ANNAPOLIS, Md. - We warned you in August about an internet scam that could lock up your computer and let scammers demand a ransom to fix it. Maryland officials say that scheme is back - with a twist.
You surf the web, thinking no one is looking over your shoulder. But scammers want you to believe big brother is minding your business. In this scam, the con artists are locking up computer screens through a virus, claiming the only way to fix it is to send $200 to the Maryland Comptroller. Caron Brace, spokeswoman with the agency, says, "We do not monitor any kind of internet activity and we would not lock their computer and ask them to send any money to us."
Brace says it's a twist on a scam the FBI warned about weeks ago, where web users end up on a compromised site that infects their computer. That gives scammers the chance to lock them up and demand a ransom. Brace says, "It's fraudulent. It's fake. Do not send any money because that's not authorized by the Comptroller of Maryland."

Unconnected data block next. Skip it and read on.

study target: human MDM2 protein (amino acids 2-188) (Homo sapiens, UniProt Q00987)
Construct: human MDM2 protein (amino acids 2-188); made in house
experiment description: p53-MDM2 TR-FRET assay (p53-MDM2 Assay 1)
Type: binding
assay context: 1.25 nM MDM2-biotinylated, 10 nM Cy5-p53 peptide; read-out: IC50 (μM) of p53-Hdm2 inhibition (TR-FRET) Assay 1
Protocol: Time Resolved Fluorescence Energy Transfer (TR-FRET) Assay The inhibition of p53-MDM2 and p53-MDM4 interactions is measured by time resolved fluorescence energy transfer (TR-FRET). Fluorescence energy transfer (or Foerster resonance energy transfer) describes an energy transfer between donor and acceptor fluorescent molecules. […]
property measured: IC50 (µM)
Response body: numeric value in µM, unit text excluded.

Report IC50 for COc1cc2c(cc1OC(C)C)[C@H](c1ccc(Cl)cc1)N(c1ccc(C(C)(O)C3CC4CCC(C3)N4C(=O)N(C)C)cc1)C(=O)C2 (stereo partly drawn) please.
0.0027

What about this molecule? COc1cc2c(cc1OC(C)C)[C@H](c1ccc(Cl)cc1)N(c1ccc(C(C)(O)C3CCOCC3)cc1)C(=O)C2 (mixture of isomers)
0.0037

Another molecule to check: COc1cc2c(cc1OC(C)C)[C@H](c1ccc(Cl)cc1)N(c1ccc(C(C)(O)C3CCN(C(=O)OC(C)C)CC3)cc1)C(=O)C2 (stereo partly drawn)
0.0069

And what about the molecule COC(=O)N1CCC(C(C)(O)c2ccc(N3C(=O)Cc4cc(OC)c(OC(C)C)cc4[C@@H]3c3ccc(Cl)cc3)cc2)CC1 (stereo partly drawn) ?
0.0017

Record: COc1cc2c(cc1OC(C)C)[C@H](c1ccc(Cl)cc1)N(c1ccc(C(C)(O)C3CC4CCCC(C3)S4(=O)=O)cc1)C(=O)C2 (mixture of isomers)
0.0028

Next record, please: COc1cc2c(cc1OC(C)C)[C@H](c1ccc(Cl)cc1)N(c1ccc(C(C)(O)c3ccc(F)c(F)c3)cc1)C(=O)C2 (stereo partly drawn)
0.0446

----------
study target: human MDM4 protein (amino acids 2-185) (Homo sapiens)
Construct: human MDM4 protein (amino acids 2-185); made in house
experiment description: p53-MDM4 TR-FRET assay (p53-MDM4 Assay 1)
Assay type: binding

But scammers want you to think it is from an official. Experts say using a state or federal agency gives any scheme more credibility. That's why the Comptroller's office is putting the word out, so you won't be the next victim. Brace explains, "We want it to stop. We want to say, we see you. We know that it's out there and you won't get our Maryland taxpayers."
The best way to head off this scam is to make sure your computer is up to date with its anti-virus software and never click links or attachments you're not familiar with. If your computer locks up with this kind of message, you'll likely need tech help to completely clean your computer.
And if you ever want to question the validity of messages from the Comptroller, you should call their office directly.